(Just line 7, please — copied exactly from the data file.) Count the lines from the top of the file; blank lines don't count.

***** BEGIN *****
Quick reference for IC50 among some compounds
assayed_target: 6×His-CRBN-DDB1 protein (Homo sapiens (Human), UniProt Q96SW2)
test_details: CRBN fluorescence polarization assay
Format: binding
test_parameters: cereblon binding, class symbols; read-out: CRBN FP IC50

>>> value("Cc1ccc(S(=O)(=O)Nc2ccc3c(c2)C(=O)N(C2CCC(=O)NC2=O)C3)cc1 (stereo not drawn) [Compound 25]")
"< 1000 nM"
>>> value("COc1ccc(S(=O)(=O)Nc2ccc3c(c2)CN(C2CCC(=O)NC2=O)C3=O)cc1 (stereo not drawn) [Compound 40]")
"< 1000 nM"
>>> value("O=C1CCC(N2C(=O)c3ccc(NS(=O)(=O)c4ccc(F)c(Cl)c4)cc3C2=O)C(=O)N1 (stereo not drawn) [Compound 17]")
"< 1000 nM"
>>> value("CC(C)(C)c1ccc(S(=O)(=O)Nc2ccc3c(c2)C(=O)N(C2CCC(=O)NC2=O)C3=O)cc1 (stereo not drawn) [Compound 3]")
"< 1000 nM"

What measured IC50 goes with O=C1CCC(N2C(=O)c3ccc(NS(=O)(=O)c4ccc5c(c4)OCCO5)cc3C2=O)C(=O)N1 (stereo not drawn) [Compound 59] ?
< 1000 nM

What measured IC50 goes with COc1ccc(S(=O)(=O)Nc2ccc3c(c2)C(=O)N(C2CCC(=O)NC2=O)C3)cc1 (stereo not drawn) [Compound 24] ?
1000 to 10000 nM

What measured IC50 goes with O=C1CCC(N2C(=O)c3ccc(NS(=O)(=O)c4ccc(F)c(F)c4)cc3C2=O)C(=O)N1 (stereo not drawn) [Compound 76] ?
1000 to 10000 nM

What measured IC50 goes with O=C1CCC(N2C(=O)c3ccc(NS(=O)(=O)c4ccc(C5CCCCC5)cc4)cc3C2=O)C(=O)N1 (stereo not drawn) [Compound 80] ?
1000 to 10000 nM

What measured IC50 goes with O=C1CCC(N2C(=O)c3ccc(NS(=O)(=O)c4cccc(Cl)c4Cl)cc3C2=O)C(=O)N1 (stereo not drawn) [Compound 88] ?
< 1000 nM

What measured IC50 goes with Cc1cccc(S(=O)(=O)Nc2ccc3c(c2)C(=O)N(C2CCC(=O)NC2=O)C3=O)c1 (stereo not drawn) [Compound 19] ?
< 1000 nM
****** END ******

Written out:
"< 1000 nM"